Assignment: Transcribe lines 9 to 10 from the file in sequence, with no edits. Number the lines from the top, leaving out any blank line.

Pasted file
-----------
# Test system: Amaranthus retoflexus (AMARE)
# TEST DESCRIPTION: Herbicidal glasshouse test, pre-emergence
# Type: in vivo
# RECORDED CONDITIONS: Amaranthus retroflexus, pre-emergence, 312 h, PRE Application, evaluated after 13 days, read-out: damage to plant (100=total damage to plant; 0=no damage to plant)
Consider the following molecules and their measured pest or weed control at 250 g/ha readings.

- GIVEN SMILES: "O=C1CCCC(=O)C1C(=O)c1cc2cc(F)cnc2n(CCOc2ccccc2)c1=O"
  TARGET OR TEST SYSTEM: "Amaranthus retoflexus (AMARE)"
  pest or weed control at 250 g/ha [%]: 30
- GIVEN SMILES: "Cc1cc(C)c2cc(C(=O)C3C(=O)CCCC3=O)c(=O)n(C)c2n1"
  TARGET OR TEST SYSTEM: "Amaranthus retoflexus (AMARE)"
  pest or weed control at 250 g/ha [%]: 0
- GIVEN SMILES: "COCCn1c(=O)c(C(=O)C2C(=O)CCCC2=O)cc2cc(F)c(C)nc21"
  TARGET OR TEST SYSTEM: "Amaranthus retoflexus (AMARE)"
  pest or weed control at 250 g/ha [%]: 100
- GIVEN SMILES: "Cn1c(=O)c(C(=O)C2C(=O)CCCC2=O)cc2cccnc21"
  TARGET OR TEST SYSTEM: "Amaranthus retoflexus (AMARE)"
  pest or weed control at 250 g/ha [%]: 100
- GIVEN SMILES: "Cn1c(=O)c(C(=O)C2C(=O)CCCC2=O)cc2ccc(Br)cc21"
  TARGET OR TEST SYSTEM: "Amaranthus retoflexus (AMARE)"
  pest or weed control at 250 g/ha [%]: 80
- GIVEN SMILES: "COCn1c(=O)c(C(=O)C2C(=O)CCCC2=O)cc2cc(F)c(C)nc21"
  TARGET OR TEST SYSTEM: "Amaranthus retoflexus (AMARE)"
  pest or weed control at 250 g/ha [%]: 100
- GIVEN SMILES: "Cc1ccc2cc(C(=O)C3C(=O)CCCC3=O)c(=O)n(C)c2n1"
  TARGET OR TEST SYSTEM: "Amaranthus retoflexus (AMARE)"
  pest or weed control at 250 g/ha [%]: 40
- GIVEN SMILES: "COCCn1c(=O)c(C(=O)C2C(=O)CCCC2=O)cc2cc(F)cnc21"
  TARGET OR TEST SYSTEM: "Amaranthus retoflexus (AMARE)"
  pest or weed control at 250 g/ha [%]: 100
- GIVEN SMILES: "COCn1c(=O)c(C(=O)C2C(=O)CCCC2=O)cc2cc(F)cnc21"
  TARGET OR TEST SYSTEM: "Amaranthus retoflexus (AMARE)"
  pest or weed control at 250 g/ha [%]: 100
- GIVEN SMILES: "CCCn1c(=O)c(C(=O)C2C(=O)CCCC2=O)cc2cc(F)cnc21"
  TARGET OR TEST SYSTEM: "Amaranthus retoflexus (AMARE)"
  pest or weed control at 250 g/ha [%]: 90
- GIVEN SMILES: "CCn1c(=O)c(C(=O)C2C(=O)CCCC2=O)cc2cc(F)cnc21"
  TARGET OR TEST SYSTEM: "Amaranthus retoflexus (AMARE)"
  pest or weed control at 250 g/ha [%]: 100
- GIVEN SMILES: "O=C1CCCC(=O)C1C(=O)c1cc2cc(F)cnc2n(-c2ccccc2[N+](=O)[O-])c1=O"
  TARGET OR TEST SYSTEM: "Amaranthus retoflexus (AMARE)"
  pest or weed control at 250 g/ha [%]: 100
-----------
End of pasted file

- GIVEN SMILES: "Cc1cc(C)c2cc(C(=O)C3C(=O)CCCC3=O)c(=O)n(C)c2n1"
  TARGET OR TEST SYSTEM: "Amaranthus retoflexus (AMARE)"